Evan Ranft: Yes. Well, I wouldn't even say it was about that. It was fun. That was where it was rooted. I thought there were a lot of experiences and a lot of comraderies, and it was like a social thing for a lot of times for us to get out and do photography, and you'd meet people that way. You would maybe link up with one of your friends and say, let's go for a shoot, and then they would bring a friend along. It created this network. A social thing around creativity, and that was when I started the YouTube channel. That was my idea, because at the time, four years ago, the YouTube landscape was completely different. Peter McKinnon hadn't even blown up, and he, I think, had the same foresight that I had in terms of YouTube at the time was very stale. It was just gear reviews. No one had refreshed the photo world, and I think Peter was the first person who had the video skills to create a channel that did that. For me, I had the idea, but I had none of the skills necessary, so it's been a learning process the entire time, figuring out how to make a good video and all that stuff, but I think from that time to now. The YouTube photo and video landscape have shifted dramatically. It's crazy. How many awesome and unique channels there are now, compared to four years ago when I first started.
Pierre Lambert: Hundred percent. It changed so much even from when I joined. Have you seen that happen in fitness when you were with the fitness channel too? Like a change since then, or would you feel like it was on the photo side of things that had to evolve?
Evan Ranft: Still, now, I take a lot of inspiration from fitness, the fitness side of things, because I liked the way those people do a lot of their content, it is lifestyle-based. The problem that any photographer is going to run into is the fact that if you make a lifestyle-based photo or video, you now have a video edit, and you have photos to process, it doubles your work time, which is going to be the big hurdle on something like that. Whereas a fitness channel, you're just creating a piece of content. You do not have to double dip like you are with photos and video. So, that will always be the hurdle, but I think the fitness world did the same thing in the past. People keep coming along where they know more about how to edit. Their edits are better. They know more about how to use camera technology, and you'll see these super high-quality fitness channels that didn't exist five, six years ago. It's typical stale internet content, so I think it's just crazy in general to see where YouTube has gone in a short amount of time.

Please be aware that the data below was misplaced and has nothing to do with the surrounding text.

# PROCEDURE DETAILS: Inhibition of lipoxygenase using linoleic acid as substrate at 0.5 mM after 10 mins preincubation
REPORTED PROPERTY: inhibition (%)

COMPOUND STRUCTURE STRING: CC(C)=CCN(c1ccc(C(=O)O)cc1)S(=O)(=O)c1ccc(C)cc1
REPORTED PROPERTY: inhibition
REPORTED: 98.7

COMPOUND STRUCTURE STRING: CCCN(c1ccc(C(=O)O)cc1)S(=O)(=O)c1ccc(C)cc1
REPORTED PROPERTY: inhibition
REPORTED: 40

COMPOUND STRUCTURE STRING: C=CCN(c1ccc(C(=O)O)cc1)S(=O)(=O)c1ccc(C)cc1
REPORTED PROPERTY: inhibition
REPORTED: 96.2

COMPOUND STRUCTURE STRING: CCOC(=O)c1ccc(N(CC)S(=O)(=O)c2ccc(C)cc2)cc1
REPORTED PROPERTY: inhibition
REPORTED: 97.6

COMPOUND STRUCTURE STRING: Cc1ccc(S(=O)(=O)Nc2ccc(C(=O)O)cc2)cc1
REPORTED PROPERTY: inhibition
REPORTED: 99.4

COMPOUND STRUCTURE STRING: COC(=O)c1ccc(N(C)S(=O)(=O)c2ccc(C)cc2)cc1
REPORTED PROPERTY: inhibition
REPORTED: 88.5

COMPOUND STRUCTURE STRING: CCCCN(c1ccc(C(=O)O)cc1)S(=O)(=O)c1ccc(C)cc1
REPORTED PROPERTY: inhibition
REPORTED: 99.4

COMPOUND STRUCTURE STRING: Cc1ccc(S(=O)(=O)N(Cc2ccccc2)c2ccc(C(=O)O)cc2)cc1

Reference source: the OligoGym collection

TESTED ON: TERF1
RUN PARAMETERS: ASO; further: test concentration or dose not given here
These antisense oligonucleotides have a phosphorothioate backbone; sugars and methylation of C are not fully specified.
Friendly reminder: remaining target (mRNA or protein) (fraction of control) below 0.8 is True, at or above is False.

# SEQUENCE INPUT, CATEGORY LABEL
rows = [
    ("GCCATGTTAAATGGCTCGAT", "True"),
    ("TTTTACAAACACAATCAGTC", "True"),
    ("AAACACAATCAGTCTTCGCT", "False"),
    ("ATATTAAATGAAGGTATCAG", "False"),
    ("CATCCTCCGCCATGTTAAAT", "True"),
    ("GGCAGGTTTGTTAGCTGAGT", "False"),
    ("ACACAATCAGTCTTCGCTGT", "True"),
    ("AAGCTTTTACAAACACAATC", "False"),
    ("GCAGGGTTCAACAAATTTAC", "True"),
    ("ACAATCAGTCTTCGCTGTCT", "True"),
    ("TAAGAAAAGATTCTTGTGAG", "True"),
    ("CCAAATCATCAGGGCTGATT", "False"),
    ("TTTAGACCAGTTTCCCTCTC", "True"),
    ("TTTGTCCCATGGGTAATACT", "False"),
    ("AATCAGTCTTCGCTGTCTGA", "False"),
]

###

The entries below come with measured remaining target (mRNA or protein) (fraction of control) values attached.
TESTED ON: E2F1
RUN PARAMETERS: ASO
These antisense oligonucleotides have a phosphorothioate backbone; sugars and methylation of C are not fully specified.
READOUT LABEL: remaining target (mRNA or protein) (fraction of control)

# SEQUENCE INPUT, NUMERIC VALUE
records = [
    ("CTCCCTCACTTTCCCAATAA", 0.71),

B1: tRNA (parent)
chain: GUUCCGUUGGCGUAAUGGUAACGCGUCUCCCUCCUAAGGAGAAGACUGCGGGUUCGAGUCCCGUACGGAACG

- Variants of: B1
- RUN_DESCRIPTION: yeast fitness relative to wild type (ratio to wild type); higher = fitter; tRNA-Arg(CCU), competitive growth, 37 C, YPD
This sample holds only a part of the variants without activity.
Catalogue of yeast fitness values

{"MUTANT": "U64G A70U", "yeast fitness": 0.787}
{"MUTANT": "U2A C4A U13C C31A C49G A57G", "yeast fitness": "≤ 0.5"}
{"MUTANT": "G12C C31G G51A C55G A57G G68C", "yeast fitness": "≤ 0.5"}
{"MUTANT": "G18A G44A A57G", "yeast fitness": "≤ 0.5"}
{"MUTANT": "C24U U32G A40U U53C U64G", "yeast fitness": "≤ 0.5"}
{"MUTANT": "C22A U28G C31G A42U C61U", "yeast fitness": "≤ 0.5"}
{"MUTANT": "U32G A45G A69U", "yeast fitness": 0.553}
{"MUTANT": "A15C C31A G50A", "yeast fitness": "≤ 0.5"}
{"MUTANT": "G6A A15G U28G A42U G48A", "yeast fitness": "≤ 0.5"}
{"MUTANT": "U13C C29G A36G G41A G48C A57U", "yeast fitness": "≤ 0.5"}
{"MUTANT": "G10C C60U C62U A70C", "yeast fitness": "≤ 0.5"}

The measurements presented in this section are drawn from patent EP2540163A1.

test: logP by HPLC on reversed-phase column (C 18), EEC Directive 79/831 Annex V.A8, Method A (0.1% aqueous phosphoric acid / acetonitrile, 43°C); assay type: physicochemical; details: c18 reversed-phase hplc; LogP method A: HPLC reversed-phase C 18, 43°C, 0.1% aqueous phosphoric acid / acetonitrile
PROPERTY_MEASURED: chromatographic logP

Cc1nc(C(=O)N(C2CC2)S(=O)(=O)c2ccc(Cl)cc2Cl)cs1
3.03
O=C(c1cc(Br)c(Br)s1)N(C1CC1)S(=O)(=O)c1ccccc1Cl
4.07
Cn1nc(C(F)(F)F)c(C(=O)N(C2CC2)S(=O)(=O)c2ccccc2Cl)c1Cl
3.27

Pierre Lambert: Yes. I feel that you got in at the right time for the photo ward.
Evan Ranft: Yes, if I had a perfect world, I wish I knew more about the video when I started, because I just jumped into it, with no experience whatsoever. I mean, I jumped in. I knew what I was doing with photography, and even then, my photos have evolved dramatically over the last couple of years, but I jumped in. I had no idea what I was doing with the video. I did not know how to edit a video. I did not know how to use premiere. I did not know about frame rates. I knew nothing and I've always been that type of person where if I have an idea, I'll do it and figure it out along the way, but I wish I had known a little more when I started because I think for the first year and a half, maybe even after two years of the YouTube channel, I was learning on the job essentially.
Pierre Lambert: Yes. How do you think your style has evolved? Let's take it maybe more on the photo side of things because of the video status. I find it a bit more difficult going down sometimes, with the types of videos we do, but in terms of the photo, you just mentioned that you felt there was a big shift. What has changed? What has triggered that change?